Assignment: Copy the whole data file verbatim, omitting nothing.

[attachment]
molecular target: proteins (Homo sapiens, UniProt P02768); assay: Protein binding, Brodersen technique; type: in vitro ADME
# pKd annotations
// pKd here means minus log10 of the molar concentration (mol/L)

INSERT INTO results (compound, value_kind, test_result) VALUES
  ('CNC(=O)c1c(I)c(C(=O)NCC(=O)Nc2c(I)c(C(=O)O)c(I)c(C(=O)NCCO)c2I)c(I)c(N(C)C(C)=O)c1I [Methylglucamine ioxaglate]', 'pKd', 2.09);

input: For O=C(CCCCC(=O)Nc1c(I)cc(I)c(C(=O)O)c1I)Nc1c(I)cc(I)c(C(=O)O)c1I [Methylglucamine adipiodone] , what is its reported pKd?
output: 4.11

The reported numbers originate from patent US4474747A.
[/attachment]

molecular target: proteins (Homo sapiens, UniProt P02768); assay: Protein binding, Brodersen technique; type: in vitro ADME
# pKd annotations
// pKd here means minus log10 of the molar concentration (mol/L)

INSERT INTO results (compound, value_kind, test_result) VALUES
  ('CNC(=O)c1c(I)c(C(=O)NCC(=O)Nc2c(I)c(C(=O)O)c(I)c(C(=O)NCCO)c2I)c(I)c(N(C)C(C)=O)c1I [Methylglucamine ioxaglate]', 'pKd', 2.09);

input: For O=C(CCCCC(=O)Nc1c(I)cc(I)c(C(=O)O)c1I)Nc1c(I)cc(I)c(C(=O)O)c1I [Methylglucamine adipiodone] , what is its reported pKd?
output: 4.11

The reported numbers originate from patent US4474747A.